Firefly Misbehavin’ is a deckbuilding game for 2-4 players that can take anywhere between 45-60+ minutes. Each player takes a faction from the well-loved franchise and tries to accumulate enough power to reach their victory threshold. This includes Serenity, Niska, Eavesdown, and the Alliance.
Once players have their factions selected, they get a starting faction deck of 10 cards and their player board as well as a verse token and a credit. The goal of the game is to reach your victory threshold of power based on the number of players in the game. This power has to be the total amount of the power on cards located in your player board. While you only start with 10 faction cards in your deck, you begin to expand and build your deck from the different markets located on the market board. This is where luck and strategy come into play as most of your points come from acquired cards.
The main way to build your deck is going to be by making deals and recruitment. Both of these use power and influence from your cards to pull new items onto your player board and into your deck. You can supplement this with credits as well, allowing you to bring in some higher cost cards to your deck and making you more of a threat at the table. The supply board allows you to bring some items into your deck that are set every game and immediately return to the supply upon use. Both the market and supply allow you to build up your deck and is where most of the action is centered.
On each player’s turn, they can take 1 action and conduct a couple of other things. Your main action is going to be playing cards to your player board, triggering activations on your board, fighting, or making a deal. Playing a card to your player board cost your action but is how you get cards into active play. If a card’s already in play you can activate it. Fighting is how you can stop your opponent’s momentum by stealing their cards or causing them to be discarded. Making deals allows you to exert power to buy cards from the market and supply. You can also recruit which is a more “generic” form of buying something, but it places the bought card into your discard pile instead of your hand.
One of the final moves players can do on their turn is to generate and spend ‘verse tokens. Each faction has its own way to generate ‘verse tokens which allow you to do a variety of extra things such as take extra actions or retains cards that might have been lost in combat. Players continue to take turns until the power victory threshold is shown on their boards.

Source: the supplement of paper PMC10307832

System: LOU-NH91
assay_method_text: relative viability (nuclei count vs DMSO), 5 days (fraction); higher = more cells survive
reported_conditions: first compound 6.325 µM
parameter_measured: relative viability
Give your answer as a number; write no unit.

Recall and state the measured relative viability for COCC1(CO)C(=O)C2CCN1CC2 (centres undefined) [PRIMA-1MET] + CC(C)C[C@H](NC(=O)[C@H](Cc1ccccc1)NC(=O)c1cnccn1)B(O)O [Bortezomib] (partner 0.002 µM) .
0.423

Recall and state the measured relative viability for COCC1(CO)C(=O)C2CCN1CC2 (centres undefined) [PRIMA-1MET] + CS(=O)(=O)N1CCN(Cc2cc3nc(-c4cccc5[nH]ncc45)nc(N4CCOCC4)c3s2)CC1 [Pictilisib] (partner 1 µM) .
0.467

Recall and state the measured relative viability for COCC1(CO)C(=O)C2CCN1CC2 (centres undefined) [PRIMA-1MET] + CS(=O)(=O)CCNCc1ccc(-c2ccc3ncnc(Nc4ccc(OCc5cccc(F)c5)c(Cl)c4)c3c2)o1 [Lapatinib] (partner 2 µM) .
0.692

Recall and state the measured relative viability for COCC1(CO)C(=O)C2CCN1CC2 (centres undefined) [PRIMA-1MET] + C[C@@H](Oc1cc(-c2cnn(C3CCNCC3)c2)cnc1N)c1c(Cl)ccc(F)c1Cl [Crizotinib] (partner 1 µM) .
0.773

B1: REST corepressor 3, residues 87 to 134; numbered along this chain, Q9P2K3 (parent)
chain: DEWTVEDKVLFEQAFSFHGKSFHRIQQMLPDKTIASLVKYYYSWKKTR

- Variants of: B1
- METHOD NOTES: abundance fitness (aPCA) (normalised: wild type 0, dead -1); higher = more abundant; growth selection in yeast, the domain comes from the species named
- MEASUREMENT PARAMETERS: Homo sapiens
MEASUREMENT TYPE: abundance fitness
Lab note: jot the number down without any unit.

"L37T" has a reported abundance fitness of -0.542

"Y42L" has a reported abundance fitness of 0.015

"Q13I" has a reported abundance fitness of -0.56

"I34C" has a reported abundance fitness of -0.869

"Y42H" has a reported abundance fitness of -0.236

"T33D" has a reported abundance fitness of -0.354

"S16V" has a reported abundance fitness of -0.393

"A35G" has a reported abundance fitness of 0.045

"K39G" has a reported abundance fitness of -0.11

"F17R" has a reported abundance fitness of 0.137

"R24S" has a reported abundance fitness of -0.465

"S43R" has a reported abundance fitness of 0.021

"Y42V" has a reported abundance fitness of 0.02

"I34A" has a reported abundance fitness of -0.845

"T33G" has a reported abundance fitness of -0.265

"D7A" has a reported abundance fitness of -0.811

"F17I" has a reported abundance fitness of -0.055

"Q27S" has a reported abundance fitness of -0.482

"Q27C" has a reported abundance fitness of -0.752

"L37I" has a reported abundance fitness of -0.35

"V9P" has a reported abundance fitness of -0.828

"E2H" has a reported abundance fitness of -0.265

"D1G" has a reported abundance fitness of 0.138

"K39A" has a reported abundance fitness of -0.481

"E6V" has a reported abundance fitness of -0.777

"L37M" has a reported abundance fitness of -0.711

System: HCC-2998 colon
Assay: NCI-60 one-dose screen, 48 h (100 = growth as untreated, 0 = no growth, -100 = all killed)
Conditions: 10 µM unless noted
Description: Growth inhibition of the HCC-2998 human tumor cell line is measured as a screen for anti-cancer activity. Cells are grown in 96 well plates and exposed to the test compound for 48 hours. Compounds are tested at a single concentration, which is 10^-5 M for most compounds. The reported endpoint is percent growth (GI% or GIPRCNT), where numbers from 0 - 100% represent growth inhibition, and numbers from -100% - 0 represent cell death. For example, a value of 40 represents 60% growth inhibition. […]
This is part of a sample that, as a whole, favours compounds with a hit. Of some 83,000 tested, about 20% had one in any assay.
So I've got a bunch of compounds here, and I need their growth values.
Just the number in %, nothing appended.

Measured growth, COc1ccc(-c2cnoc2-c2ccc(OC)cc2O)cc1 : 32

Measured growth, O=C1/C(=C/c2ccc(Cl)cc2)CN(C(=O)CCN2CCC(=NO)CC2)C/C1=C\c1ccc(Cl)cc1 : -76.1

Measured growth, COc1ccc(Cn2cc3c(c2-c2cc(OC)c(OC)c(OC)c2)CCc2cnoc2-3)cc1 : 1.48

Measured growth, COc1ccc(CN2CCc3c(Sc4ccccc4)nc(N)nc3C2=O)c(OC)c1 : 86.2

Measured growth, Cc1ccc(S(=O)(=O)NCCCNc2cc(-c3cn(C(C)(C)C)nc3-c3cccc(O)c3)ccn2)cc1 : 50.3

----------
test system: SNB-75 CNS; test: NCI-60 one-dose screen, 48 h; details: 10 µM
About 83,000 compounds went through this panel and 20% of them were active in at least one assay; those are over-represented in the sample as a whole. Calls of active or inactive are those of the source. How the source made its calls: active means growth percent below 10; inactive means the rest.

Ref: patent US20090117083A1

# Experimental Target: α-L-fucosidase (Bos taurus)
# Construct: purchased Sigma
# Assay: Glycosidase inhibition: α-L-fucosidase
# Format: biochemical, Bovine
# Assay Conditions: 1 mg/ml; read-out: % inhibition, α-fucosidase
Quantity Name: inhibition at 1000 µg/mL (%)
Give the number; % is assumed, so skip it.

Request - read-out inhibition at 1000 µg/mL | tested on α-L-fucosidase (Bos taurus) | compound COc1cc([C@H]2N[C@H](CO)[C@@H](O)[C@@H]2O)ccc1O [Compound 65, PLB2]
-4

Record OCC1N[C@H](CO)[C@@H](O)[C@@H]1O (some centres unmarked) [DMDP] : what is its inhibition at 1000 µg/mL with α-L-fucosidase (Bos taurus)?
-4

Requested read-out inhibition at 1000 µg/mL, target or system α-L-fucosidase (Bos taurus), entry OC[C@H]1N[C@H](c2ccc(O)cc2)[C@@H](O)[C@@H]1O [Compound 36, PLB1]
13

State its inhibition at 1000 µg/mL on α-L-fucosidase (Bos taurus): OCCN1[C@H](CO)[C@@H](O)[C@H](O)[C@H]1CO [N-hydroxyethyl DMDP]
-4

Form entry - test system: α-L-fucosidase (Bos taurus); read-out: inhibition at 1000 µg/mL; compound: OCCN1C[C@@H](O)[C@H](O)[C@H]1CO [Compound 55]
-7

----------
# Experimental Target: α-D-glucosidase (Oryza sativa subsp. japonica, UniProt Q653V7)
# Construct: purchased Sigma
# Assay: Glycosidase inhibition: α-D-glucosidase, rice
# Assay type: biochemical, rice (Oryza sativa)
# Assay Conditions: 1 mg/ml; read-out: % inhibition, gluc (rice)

When I played Firefly Misbehavin’, I was only able to do two player games, but I feel that having three or four players would only make the game longer and not necessarily add to the enjoyment of it. Each faction of the game is super unique, allowing players to focus on their strengths when acquiring cards or interacting with others. The cards do have some flavor of the Firefly show, but sometimes felt more like a Firefly skin pulled over a designed card game.
Speaking of acquiring cards, it was really confusing on which resource to use when and for what cards. Between power, influence, and credits it took a full game before we felt like we had a handle on how to spend our resources to either deal or recruit. This was a major discouragement during the first game as we were constantly trying to find out if it took an action and what cards needed to be used.
The game is slow to take off but over time you can build your resource engine nicely, allowing for extra actions and resource generation. The main way to derail that with your opponents is combat and forcing them to take The Black cards. Combat just felt more about knowing when to strike more than any sort of luck. There are some combat trick abilities that can surprise your opponents but not enough to say the combat is deep. Forcing your opponent to place The Black cards into their deck is way more effective and can essentially clog up their card draws and actions with useless cards, allowing you to gain an edge in card scoring.
There are some variant forms of play in the box too. This includes adding Reavers or playing with different episode cards during setup. Reavers are dangerous cards that hide in the market deck and cause negative effects for all players on their turns, forcing players to spend resources to eliminate them. Episode cards influence the supply and victory conditions. Honestly, these two sets of cards should be mandatory in any play through after the first. They add some much-needed depth and variation to the game.
Firefly Misbehavin’ is an ok game if you like engine builders and deck builders with light interactions. The factions felt distinct due to the core decks, and the game snowballs and accelerates well as your resource generation picks up speed. I found myself not wanting to interact with my opponent in the first game and only focusing on building my deck up until I was forced to stop them from obtaining enough power to win. I think many episode cards could fix this with alternate win conditions though.
It may take a game or two to get the hang of how to spend resources as well. We still had to look up exactly which action took up our 1 action per turn and which could be done freely with which resources. Overall it was an okay game with some good mechanics that allow you to enjoy a deck builder with a light Firefly background.
Final Score: 3 Stars – An okay engine building game that revolves around bolstering your deck with minimal player interactions.
• Each faction feels unique, and the core decks help reinforce strengths.
• Engine and deck building moves quickly and feels effective when done right.
• Cards feel like a Firefly skin over another card game.
• Combat lacks a large of amount of combat tricks and deep strategy.